FIGURE 1: Catford-Oliver drum. (Courtesy of Amy McCarthy, C.O.)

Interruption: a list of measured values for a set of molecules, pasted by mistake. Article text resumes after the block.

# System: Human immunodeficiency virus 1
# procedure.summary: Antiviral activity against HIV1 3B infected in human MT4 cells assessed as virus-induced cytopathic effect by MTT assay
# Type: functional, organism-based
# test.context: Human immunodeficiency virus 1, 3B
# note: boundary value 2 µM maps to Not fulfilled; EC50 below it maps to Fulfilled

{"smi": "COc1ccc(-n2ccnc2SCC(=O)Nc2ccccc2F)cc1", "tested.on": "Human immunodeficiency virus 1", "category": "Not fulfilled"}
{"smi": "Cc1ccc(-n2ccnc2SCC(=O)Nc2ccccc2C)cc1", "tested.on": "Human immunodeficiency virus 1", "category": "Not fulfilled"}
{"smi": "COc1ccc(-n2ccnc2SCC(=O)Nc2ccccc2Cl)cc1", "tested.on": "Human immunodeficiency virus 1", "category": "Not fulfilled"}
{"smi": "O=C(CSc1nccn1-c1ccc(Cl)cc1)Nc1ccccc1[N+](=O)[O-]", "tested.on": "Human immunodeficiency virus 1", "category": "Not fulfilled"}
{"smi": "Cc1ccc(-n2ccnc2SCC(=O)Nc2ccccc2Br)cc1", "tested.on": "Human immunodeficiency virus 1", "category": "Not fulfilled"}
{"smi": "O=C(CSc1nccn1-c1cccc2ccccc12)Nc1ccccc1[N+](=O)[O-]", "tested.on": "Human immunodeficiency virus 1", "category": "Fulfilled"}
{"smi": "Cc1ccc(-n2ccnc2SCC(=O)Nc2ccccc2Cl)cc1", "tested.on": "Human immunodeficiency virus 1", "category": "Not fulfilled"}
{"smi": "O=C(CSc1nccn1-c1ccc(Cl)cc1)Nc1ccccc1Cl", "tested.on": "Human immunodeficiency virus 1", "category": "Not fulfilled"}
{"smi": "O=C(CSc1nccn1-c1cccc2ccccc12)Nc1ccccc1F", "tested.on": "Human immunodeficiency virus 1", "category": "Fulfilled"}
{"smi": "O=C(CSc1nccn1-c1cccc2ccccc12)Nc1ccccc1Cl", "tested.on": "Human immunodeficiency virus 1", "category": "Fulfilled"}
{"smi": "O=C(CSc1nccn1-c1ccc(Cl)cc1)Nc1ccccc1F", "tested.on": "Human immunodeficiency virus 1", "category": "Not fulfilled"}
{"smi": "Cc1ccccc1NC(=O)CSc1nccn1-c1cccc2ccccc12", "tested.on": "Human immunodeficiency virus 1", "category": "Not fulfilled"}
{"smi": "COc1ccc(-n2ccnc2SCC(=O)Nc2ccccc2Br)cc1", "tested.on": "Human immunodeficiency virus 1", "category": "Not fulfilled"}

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through the screen until no eye movement is elicited. One study by Khan and associates tested this device and found that while the nystagmus response was a good qualitative indicator, it could not be used to determine the exact level of vision.5 Another study by Atkinson and associates came to a similar conclusion.4 Because the Catford drum uses circular targets, no detail resolution is needed, as is required for optotype visual acuity. In addition, the dots correspond to the overall size of a Snellen letter, not the stroke width of each segment of the letter. FPL The second method for visual acuity assessment, forced preferential looking (FPL) has been extensively researched. In 1958, Fantz9 and Berlyne7 independently reported the behavior of infants to preferentially xate patterned stimuli more than homogeneous ones. Using this premise, Fantz and colleagues10 described the preferential looking technique using a test chamber where the infant was exposed to black and white stripes versus a gray eld while an observer watched the infants corneal reections to determine both the number of times the infant xated on a stimulus and the duration of xation on each stimulus. The width of the stripes was reduced until no preference to xate the pattern stimulus was shown. At this point, both objects presumably appeared the same to the infant. The acuity estimate for a particular age was designated as the smallest stripe width for which 75% or more of the infants of that age showed longer xation of the striped pattern than the homogeneous eld. The results were recorded in terms of spatial frequency or cycles per degree. A spatial frequency difference of one octave corresponds to a doubling or a halving of the spatial frequency. For example, a one octave difference exists between 30 and 60 cycles per degree. By convention, a 20/20 Snellen E subtends